Before the inclusive definition of the "tax on sale or purchase of goods" was introduced by the 46th Amendment, the expression "sale of goods" occurring in Entry 48 of List II of the Government of India Act was interpreted by this Court in the classical case of State of Madras v. Gannon Dunkerley & Co. (Madras) Ltd. reported in [AIR 1958 SC 560] as a term of well- recognized legal import in the general law and as mentioned in the Sale of Goods Act. The expression "sale of goods" in Entry 48 was described as "nomen juris", its essential ingredients being an agreement to sell movables for a price and property passing therein pursuant to that agreement. It was held that in a building contract which is composite and indivisible, there is no sale of goods as there could be no agreement to sell materials as such and moreover, the property does not pass as movables. In order to enlarge the concept of sale and to arm the State Legislatures with power to tax the transactions simulating sales but not conforming to the concept of sale under the Sale of Goods Act, clause (29A) was inserted in Article 366 by the 46th Constitutional Amendment. The Andhra Pradesh State Legislature fell in line with this amendment and changed the definition of "sale" so as to bring within the tax net the transactions which are not stricto sensu sales as per the law laid down in Gannon Dunkerley's case (supra). It is important to note that the 1957 Act ordains that transfer of property in goods for valuable consideration must be "in the course of trade or business" [vide section 2(1)(n)]. This is because the incidence of tax falls on a dealer who "carries on the business of buying, selling, supplying or distributing goods" [vide section 2(1)(e)].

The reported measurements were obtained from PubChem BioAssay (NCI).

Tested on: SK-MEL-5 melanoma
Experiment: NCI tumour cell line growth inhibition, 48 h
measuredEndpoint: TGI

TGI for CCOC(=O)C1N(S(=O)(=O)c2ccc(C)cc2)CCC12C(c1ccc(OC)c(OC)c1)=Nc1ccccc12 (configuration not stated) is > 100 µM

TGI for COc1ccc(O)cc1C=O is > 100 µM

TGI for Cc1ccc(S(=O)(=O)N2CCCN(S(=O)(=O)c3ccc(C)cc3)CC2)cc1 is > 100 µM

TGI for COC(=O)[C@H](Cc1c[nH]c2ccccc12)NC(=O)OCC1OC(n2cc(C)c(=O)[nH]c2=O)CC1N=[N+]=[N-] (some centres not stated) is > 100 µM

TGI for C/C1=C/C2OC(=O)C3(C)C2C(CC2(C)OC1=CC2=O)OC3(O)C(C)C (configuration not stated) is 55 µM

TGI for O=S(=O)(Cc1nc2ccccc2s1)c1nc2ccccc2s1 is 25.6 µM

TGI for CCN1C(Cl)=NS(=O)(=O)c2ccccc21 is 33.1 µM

A sale by a person who carries on the business of buying, selling etc. and a sale in the course of business are the twin requirements to attract the charge of tax under the said 1957 Act. The crucial question is whether these two requirements are satisfied. Is there an element of business present in the disputed transactions? Assuming there was a sale of goods, did such sale take place in the course of business and by a person who carries on the business of buying and selling goods? In the case of Hindustan Shipyard Ltd. v. State of Andhra Pradesh reported in [(2001) 119 STC 533], this Court held that if the thing to be delivered has any individual existence before the delivery as the sole property of the party who is to deliver it, then it is a sale. If the bulk of material used in construction belongs to the manufacturer who sells the end- product for a price, then it is a strong pointer to the conclusion that the contract is in substance one for the sale of goods and not one for labour. However, the test is not decisive. It is not the bulk of the material alone but the relative importance of the material qua the work, skill and labour of the payee which also has to be seen. If the major component of the end-product is the material consumed in producing the chattel to be delivered and skill and labour are employed for converting the main components into the end-products, the skill and labour are only incidentally used, the delivery of the end-product by the seller to the buyer would constitute a sale. On the other hand, if the main object of the contract is to avail the skill and labour of the seller though some material or components may be incidentally used during the process of the end-product being brought into existence by the investment of skill and labour of the supplier, the transaction would be a contract for work and labour.